Volume 2 - Issue 3
Osteoarthritis: Explained Simply
By J.R. Rogers
Collagen gives the cartilage its shock absorption and elasticity, whereas proteoglycans are larger molecules that give cartilage its ability to stretch and then bounce back when we move, or in other words, respond to our movements. With these ingredients, healthy cartilage is able to be formed in a place in each joint called the cartilage matrix. However, as with all things, collagen and proteoglycans grow old.
So what cleans away old collagen and proteoglycans, and what creates new ones?
Chondrocytes are the main players here. They can be viewed as factories within the body that produce new collagen and proteoglycan molecules and also release enzymes that clean out old and deteriorated molecules.
It is important to remember the four elements of healthy cartilage:
1. collagen 2. proteoglycans 3. chondrocytes 4. water
These four elements work together to ensure cartilage is healthy, smooth, and that you can have pain free movement in your joints.
When Cartilage Goes Bad
Under an x-ray, this deteriorated cartilage will look ragged and pockmarked. Without the healthy cartilage, the joint will no longer have smooth contours, making pain-free, fluid movement impossible.
As the joint deteriorates, the synovium (joint lining) can become inflamed, causing additional pain. The joint lining tries to fix this problem by producing more synovial fluid, the slick watery substance that lubricates and nourishes the cartilage. However, often the resulting additional synovial fluid will end up in the joint space, causing swelling.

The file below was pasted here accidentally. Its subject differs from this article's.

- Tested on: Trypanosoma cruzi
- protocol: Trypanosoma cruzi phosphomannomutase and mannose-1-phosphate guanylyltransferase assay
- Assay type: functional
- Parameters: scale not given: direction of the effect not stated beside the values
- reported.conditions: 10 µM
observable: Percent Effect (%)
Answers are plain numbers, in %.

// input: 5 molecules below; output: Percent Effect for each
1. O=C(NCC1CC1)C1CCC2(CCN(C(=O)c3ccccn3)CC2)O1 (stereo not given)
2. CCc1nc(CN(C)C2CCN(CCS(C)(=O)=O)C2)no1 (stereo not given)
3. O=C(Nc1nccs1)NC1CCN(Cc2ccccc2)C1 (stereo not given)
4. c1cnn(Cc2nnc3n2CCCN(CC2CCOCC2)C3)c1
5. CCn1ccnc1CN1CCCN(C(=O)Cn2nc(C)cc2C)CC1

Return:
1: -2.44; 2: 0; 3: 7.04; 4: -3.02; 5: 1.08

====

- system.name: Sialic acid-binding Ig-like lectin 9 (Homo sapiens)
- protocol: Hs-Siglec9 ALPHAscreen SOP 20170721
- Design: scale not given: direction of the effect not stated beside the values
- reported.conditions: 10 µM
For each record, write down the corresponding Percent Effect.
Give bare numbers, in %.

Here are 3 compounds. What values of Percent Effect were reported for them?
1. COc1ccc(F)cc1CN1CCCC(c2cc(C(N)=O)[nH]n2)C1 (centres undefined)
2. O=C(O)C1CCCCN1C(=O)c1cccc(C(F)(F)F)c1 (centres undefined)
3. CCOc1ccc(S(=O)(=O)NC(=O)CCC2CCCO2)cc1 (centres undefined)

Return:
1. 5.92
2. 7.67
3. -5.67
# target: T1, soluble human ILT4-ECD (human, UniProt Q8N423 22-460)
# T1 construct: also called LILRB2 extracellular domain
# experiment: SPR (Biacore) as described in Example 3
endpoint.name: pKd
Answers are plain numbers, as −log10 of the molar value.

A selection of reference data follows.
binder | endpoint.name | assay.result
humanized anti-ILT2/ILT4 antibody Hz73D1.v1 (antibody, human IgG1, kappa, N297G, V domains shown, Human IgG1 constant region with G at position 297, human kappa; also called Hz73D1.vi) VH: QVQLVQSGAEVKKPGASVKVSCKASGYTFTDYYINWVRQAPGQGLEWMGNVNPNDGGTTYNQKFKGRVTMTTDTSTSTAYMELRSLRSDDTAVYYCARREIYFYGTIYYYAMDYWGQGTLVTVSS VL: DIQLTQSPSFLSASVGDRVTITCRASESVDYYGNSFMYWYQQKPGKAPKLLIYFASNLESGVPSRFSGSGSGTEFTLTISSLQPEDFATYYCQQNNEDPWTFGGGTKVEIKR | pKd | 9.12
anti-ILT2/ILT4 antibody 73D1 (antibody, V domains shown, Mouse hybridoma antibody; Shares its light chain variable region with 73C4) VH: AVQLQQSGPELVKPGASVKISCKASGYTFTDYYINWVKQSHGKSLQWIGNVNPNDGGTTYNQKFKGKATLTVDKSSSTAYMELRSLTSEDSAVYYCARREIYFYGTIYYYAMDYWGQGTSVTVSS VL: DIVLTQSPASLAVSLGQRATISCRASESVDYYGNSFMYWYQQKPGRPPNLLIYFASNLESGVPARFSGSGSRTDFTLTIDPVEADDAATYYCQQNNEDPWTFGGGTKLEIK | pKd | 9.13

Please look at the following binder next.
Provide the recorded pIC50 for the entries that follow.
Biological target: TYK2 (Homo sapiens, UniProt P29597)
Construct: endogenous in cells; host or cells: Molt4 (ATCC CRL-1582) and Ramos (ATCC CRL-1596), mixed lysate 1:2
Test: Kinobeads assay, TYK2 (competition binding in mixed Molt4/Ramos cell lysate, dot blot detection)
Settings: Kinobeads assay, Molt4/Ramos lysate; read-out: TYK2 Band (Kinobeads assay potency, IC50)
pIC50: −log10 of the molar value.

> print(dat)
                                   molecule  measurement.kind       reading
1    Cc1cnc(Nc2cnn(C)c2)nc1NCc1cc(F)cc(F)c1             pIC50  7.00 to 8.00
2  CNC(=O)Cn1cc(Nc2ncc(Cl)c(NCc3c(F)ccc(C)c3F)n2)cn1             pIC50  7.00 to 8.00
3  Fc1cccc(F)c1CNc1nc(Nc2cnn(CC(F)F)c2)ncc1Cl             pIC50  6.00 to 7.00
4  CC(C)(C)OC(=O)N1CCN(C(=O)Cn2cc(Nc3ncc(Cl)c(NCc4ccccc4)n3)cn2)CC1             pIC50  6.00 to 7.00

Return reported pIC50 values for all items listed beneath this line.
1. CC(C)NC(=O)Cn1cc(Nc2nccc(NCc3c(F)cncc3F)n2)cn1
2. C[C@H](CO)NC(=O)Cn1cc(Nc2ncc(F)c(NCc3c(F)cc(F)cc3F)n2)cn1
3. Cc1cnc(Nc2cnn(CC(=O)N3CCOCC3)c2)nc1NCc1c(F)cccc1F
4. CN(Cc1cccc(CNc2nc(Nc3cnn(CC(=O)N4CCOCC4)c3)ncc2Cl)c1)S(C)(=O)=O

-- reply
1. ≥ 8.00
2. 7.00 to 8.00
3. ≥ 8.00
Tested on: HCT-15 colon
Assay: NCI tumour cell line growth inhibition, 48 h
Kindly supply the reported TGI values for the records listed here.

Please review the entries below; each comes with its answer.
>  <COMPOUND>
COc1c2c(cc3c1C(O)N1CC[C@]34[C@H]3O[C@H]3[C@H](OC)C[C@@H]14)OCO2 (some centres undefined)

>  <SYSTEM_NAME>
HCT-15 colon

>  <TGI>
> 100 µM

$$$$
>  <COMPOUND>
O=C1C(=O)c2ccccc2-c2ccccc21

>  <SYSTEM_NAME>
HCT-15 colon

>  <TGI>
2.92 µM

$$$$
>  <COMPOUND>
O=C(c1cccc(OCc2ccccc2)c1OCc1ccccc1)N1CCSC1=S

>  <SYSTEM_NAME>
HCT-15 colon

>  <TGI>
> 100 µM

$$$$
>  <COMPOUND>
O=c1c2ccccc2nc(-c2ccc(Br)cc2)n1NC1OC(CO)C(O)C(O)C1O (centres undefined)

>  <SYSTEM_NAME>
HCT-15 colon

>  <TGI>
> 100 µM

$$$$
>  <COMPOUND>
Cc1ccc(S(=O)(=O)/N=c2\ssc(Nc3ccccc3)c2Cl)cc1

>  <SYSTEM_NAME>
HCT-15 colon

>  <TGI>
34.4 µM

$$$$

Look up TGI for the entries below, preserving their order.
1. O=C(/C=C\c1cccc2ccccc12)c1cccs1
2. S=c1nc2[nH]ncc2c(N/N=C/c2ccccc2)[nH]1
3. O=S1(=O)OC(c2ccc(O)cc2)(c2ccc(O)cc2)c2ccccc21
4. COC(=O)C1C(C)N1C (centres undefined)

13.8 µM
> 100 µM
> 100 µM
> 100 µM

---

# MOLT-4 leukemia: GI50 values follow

This is the beginning of osteoarthritis. Without effective treatment, eventually, most of your cartilage will deteriorate and a bone on bone situation will occur, causing the debilitating pain associated with osteoarthritis.
So is it possible to slow the destruction of cartilage, to repair some of the lost cartilage, to improve the joint structure, and significantly reduce the pain??? The answer is yes. While the degree of relief does vary for each osteoarthritis sufferer, there are promising means of relieving arthritis pain and otherwise reducing the effects of osteoarthritis. Please read my next article to learn more about glucosamine, which many studies show reduces arthritis pain and slows the progression of osteoarthritis.
Fighting Osteoarthritis with Glucosamine
By J.R. Rogers
Information on how glucosamine actually works, the science backing glucosamine, and how to select the best glucosamine product...
The Info on Glucosamine
Everyone produces a certain amount of glucosamine within their bodies. When you grow older, your body loses the capacity to make enough glucosamine. Having ample glucosamine in your body is essential to producing the nutrients needed to stimulate the production of synovial fluid, the fluid which lubricates your cartilage and keeps your joints healthy. Without enough glucosamine, the cartilage in weight-bearing joints, such as the hips, knees, and hands deteriorates. The cartilage then hardens and forms bone spurs, deformed joints, and limited joint movement. This is how the debilitating disease of osteoarthritis develops.
So How Does Glucosamine Figure Into Healthy Cartilage?
As you can see, glucosamine is a very important factor in maintaining healthy cartilage and rehabilitating cartilage that has deteriorated. However, glucosamine products can be very different.